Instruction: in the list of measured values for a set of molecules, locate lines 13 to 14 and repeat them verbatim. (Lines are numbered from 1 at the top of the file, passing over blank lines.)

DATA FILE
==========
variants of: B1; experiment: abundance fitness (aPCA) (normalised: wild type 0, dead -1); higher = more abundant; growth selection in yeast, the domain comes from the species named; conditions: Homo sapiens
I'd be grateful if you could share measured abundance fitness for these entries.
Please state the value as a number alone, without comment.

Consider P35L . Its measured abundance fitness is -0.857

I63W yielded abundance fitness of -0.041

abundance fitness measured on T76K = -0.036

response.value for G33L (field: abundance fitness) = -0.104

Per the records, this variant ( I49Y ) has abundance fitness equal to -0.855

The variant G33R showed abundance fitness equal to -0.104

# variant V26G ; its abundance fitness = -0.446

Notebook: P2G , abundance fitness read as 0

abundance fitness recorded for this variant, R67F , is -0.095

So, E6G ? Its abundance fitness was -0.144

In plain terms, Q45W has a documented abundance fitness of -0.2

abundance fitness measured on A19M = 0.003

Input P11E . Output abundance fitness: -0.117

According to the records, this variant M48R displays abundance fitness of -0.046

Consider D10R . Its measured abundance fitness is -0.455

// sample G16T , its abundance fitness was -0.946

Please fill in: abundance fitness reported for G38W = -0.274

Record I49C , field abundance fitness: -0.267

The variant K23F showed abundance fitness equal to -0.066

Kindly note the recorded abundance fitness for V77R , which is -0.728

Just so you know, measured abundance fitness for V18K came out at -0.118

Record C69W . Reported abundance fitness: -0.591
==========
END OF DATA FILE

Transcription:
So, E6G ? Its abundance fitness was -0.144

In plain terms, Q45W has a documented abundance fitness of -0.2